14. ^ Grousset, Rene, The Empire of the Steppes, (Rutgers University Press, 1991), 161,164; "..renewed the Seljuk attempt to found a great Turko-Persian empire in eastern Iran..", "It is to be noted that the Seljuks, those Turkomans who became sultans of Persia, did not Turkify Persia-no doubt because they did not wish to do so. On the contrary, it was they who voluntarily became Persians and who, in the manner of the great old Sassanid kings, strove to protect the Iranian populations from the plundering of Ghuzz bands and save Iranian culture from the Turkoman menace."
  15. ^ Possessors and possessed: museums, archaeology, and the visualization of history in the late Ottoman Empire; By Wendy M. K. Shaw; Published by University of California Press, 2003, ISBN 0520233352, 9780520233355; p. 5.
  16. ^
    • Jackson, P. Review: The History of the Seljuq Turkmens: The History of the Seljuq Turkmens. Journal of Islamic Studies (Oxford Centre for Islamic Studies). 2002, 13 (1): 75–76. doi:10.1093/jis/13.1.75. 
    • Bosworth, C. E. (2001). Notes on Some Turkish Names in Abu 'l-Fadl Bayhaqi's Tarikh-i Mas'udi. Oriens, Vol. 36, 2001 (2001), pp. 299-313.
    • Dani, A. H., Masson, V. M. (Eds), Asimova, M. S. (Eds), Litvinsky, B. A. (Eds), Boaworth, C. E. (Eds). (1999). History of Civilizations of Central Asia. Motilal Banarsidass Publishers (Pvt. Ltd).
    • Hancock, I. (2006). ON ROMANI ORIGINS AND IDENTITY. The Romani Archives and Documentation Center. The University of Texas at Austin.
    • Asimov, M. S., Bosworth, C. E. (eds.). (1998). History of Civilizations of Central Asia, Vol. IV: The Age of Achievement: AD 750 to the End of the Fifteenth Century, Part One: The Historical, Social and Economic Setting. Multiple History Series. Paris: UNESCO Publishing.
    • Dani, A. H., Masson, V. M. (Eds), Asimova, M. S. (Eds), Litvinsky, B. A. (Eds), Boaworth, C. E. (Eds). (1999). History of Civilizations of Central Asia. Motilal Banarsidass Publishers (Pvt. Ltd).
  17. ^ C.E. Bosworth, "Turkmen Expansion towards the west" in UNESCO HISTORY OF HUMANITY, Volume IV, titled "From the Seventh to the Sixteenth Century", UNESCO Publishing / Routledge, p. 391.
  18. ^ Mehmed Fuad Koprulu's, "Early Mystics in Turkish Literature", Translated by Gary Leiser and Robert Dankoff , Routledge, 2006, pg 149.
  19. ^ Stephen P. Blake, "Shahjahanabad: The Sovereign City in Mughal India, 1639-1739". Cambridge University Press, 1991. pg 123: "For the Seljuks and Il-Khanids in Iran it was the rulers rather than the conquered who were "Persianized and Islamicized"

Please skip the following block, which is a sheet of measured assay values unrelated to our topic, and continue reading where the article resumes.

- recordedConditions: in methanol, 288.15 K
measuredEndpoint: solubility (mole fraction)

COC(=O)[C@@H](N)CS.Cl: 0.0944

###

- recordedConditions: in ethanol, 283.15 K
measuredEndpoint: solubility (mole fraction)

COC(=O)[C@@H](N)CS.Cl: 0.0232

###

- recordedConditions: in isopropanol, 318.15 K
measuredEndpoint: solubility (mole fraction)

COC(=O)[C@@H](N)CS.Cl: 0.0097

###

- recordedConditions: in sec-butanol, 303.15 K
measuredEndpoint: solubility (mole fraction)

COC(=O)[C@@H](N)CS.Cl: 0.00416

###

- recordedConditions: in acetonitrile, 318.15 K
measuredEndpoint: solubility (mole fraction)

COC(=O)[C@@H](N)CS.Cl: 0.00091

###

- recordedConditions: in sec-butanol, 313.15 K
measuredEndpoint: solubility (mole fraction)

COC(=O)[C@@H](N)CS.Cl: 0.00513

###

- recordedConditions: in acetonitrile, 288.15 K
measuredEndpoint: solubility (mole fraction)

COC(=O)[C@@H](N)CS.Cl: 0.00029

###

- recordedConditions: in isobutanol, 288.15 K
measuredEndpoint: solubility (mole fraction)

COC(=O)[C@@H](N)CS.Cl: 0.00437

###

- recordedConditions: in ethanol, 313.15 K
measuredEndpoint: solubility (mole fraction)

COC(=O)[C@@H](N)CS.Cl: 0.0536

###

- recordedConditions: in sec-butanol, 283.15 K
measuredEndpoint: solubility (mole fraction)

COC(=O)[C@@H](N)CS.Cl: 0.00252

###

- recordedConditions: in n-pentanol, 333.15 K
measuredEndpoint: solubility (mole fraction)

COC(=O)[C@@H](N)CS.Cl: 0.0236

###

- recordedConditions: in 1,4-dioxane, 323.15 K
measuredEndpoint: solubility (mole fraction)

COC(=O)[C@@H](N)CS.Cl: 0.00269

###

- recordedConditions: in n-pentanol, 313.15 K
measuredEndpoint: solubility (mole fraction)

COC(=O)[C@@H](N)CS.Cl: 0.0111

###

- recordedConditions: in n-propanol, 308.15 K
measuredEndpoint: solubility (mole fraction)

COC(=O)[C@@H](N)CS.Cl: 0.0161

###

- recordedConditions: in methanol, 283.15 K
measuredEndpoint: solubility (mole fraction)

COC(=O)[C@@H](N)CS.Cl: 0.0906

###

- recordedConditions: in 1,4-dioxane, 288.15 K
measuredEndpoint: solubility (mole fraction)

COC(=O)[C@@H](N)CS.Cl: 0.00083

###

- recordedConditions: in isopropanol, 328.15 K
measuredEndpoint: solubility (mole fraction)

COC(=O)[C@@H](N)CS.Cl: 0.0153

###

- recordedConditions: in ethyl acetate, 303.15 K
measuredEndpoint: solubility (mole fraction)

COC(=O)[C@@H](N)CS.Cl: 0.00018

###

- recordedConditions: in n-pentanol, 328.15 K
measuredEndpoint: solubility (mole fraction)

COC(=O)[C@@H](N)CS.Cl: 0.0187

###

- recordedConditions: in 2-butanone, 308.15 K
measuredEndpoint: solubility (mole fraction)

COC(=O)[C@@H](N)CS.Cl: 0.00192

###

20. ^ O.Özgündenli, "Persian Manuscripts in Ottoman and Modern Turkish Libraries", Encyclopaedia Iranica, Online Edition, (LINK)
  21. ^ Encyclopaedia Britannica, "Seljuq", Online Edition, (LINK): "... Because the Turkish Seljuqs had no Islamic tradition or strong literary heritage of their own, they adopted the cultural language of their Persian instructors in Islam. Literary Persian thus spread to the whole of Iran, and the Arabic language disappeared in that country except in works of religious scholarship ..."
  22. ^ M. Ravandi, "The Seljuq court at Konya and the Persianisation of Anatolian Cities", in Mesogeios (Mediterranean Studies), vol. 25-6 (2005), pp. 157-69
  23. ^ F. Daftary, "Sectarian and National Movements in Iran, Khorasan, and Trasoxania during Umayyad and Early Abbasid Times", in History of Civilizations of Central Asia, Vol 4, pt. 1; edited by M.S. Asimov and C.E. Bosworth; UNESCO Publishing, Institute of Ismaili Studies: "... Not only did the inhabitants of Khurasan not succumb to the language of the nomadic invaders, but they imposed their own tongue on them. The region could even assimilate the Turkic Ghaznavids and Seljuks (eleventh and twelfth centuries), the Timurids (fourteenth–fifteenth centuries), and the Qajars (nineteenth–twentieth centuries) ..."
  24. ^ "The Turko-Persian tradition features Persian culture patronized by Turkic rulers"." See Daniel Pipes: "The Event of Our Era: Former Soviet Muslim Republics Change the Middle East" in Michael Mandelbaum, "Central Asia and the World: Kazakhstan, Uzbekistan, Tajikistan, Kyrgyzstan, Turkemenistan and the World", Council on Foreign Relations, p. 79. Exact statement: "In Short, the Turko-Persian tradition featured Persian culture patronized by Turcophone rulers."
  25. ^ Grousset, Rene, The Empire of the Steppes, (Rutgers University Press, 1991), 574.
  26. ^ Bingham, Woodbridge, Hilary Conroy and Frank William Iklé, History of Asia, Vol.1, (Allyn and Bacon, 1964), 98.
  27. ^
    • Golden, P. B., Harrasowitz, O.(1992) An Introduction to the History of the Turkic Peoples. pg 386.
    • Perry, J. Iran & the Caucasus, Vol. 5, (2001), pp. 193-200. THE HISTORICAL ROLE OF TURKISH IN RELATION TO PERSIAN OF IRAN
    • Bosworth, C.E. Arran in Encyclopedia Iranica
    • According to Fridrik Thordarson, "Iranian influence on Caucasian languages. There is general agreement that Iranian languages predominated in Azerbaijan from the 1st millennium b.c. until the advent of the Turks in a.d. the 11th century (see Menges, pp. 41-42; Camb. Hist. Iran IV, pp. 226-28, and VI, pp. 950-52). The process of Turkicization was essentially complete by the beginning of the 16th century, and today Iranian languages are spoken in only a few scattered settlements in the area."
  28. ^ Holt 1989,第11, 14–15頁.